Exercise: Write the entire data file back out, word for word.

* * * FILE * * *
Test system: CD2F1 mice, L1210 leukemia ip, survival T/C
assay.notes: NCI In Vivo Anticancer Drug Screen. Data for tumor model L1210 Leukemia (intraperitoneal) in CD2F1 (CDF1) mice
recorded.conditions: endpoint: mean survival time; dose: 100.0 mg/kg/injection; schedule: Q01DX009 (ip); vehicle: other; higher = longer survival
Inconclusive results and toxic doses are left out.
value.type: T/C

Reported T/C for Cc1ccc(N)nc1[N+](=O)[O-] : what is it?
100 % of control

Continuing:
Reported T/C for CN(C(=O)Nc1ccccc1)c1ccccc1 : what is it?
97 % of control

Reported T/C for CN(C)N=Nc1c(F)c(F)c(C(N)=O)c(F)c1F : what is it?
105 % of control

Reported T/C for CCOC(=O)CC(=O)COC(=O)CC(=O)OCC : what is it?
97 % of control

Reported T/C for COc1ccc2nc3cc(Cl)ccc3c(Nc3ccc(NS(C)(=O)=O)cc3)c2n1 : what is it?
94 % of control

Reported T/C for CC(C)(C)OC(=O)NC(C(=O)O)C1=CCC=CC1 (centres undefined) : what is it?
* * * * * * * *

Test system: CD2F1 mice, L1210 leukemia ip, survival T/C
assay.notes: NCI In Vivo Anticancer Drug Screen. Data for tumor model L1210 Leukemia (intraperitoneal) in CD2F1 (CDF1) mice
recorded.conditions: endpoint: mean survival time; dose: 100.0 mg/kg/injection; schedule: Q01DX009 (ip); vehicle: other; higher = longer survival
Inconclusive results and toxic doses are left out.
value.type: T/C

Reported T/C for Cc1ccc(N)nc1[N+](=O)[O-] : what is it?
100 % of control

Continuing:
Reported T/C for CN(C(=O)Nc1ccccc1)c1ccccc1 : what is it?
97 % of control

Reported T/C for CN(C)N=Nc1c(F)c(F)c(C(N)=O)c(F)c1F : what is it?
105 % of control

Reported T/C for CCOC(=O)CC(=O)COC(=O)CC(=O)OCC : what is it?
97 % of control

Reported T/C for COc1ccc2nc3cc(Cl)ccc3c(Nc3ccc(NS(C)(=O)=O)cc3)c2n1 : what is it?
94 % of control

Reported T/C for CC(C)(C)OC(=O)NC(C(=O)O)C1=CCC=CC1 (centres undefined) : what is it?